The trial court's judgment is such as to indicate that it accepted Mr. Fidler's testimony as to the difference between plaintiff's patented design and prior art, for it determined that the difference, that is the superstructure, pole and ball, was the only distinguishing feature capable of forming the basis for patentability. In view of this the court concluded that inasmuch as the defendant's building did not have the superstructure, pole and ball, there was no infringement as a matter of law.

But Burger Train maintains that the judgment thus given was erroneous because the question of infringement is essentially a question of fact which is not subject to being set aside as a matter of law; the question of the validity of the patent having been decided affirmatively by the jury, the finding of the jury as to the patentability of plaintiff's design was not subject to being scuttled, so to speak, at the hands of the court.

We disagree. In our view the trial court's judgment n. o. v. is not at variance with the jury's affirmative finding as to the validity of the patent. The trial court did not determine that the design patent was invalid. It merely ruled that the superstructure, the pole and ball were the only items which could have justified the issuance of the patent. Since the accused structure (defendant's building) used none of these, there could be no infringement. Moreover, there was no specific finding of the jury that other features of the plaintiff's design were properly patentable. Accordingly, the judge's ruling was a ruling of law. We do not see the verdict as a resolution of a factual dispute. In sum, then, the court's ruling is consistent with the evidence.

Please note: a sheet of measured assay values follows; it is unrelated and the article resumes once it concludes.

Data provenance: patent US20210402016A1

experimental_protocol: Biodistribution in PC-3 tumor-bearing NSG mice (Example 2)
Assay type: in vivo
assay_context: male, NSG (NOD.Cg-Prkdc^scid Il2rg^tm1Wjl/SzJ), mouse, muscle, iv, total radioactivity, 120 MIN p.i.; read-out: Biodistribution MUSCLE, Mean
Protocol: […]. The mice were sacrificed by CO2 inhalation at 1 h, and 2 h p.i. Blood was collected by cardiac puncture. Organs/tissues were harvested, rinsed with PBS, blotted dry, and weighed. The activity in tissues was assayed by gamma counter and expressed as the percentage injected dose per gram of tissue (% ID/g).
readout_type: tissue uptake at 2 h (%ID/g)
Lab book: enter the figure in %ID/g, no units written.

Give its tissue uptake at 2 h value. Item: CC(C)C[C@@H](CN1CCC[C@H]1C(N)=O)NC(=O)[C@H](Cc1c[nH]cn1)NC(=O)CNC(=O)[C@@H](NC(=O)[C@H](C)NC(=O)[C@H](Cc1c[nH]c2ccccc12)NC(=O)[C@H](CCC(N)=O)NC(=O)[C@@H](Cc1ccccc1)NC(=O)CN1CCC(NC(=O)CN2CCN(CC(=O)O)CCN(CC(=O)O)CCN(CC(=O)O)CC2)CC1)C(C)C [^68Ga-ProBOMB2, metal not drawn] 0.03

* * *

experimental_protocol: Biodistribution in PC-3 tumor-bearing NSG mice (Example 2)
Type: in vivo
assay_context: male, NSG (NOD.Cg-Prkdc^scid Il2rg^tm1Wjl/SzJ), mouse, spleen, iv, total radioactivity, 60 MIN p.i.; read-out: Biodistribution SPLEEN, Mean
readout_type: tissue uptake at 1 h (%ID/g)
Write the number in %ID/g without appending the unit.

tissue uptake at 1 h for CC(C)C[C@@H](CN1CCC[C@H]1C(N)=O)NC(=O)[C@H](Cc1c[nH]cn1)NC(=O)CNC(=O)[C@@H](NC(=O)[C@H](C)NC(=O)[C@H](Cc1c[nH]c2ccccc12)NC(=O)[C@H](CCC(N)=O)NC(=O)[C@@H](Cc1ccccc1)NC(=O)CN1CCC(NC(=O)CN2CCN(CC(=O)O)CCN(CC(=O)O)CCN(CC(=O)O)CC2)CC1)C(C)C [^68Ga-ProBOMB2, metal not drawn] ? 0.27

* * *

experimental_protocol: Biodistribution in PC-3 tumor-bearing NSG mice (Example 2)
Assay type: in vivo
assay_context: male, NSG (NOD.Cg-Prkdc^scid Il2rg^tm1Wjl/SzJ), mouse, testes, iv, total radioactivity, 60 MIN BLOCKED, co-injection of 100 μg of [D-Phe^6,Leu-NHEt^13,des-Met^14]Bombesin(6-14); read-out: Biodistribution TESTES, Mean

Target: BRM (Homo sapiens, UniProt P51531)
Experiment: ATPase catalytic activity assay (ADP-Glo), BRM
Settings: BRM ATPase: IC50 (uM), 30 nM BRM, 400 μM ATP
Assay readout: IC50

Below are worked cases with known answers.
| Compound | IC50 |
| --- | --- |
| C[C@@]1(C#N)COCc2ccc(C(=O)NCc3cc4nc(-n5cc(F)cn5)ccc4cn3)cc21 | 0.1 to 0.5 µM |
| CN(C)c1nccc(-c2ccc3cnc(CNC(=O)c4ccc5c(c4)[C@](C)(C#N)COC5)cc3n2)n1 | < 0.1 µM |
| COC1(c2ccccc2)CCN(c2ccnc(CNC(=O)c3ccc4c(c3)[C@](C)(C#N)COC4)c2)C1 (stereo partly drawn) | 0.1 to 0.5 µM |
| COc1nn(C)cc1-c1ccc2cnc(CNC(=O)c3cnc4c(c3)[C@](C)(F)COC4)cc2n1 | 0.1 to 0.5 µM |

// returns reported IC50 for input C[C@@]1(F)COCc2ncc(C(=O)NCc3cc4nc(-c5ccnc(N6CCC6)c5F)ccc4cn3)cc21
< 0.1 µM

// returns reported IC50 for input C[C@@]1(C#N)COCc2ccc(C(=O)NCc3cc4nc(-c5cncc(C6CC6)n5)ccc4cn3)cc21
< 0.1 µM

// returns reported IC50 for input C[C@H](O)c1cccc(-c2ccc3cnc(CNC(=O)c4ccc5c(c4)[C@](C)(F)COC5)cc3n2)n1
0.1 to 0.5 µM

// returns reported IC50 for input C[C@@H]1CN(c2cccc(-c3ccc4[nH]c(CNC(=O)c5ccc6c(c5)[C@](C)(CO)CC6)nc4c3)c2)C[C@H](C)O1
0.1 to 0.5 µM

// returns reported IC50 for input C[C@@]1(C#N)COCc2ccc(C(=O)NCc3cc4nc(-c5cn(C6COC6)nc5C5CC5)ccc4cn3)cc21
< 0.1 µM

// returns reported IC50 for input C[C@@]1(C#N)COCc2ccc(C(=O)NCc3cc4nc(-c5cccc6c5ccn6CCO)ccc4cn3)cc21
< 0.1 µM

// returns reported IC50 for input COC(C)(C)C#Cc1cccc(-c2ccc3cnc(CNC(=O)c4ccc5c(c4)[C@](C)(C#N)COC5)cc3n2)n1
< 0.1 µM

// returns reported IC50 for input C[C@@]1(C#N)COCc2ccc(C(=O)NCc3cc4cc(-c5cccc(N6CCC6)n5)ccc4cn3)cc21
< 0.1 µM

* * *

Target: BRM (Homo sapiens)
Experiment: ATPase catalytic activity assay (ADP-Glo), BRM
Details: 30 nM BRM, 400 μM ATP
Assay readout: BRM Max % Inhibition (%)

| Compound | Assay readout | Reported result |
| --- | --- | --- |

Practically none of the testimony was to the effect that features of the plaintiff's design other than the superstructure, pole and ball were patentable. As to the scalloped roof in the plaintiff's design, the evidence was uncontroverted from witness Fidler that the scalloped roofs in the prior art were similar to the roofs in the plaintiff's design. Thus, the jury would not have been warranted in finding contrary to this. As to other parts of the structure such as the plaintiff's roof over the parking spaces and the understructures such as the tracks for the serving system and the call boxes, these are functional and not subject to a design patent. See Hopkins v. Waco Products, Inc., 205 F.2d 221, 223 (7th Cir. 1953). See also Sunbeam Lighting Co. v. Pacific Associated Lighting Inc., 328 F.2d 300, 301 (9th Cir. 1964). The roof extension was added not as part of the design, but rather to protect automobiles and the tracks from the rain. The understructures were simply components of the serving system.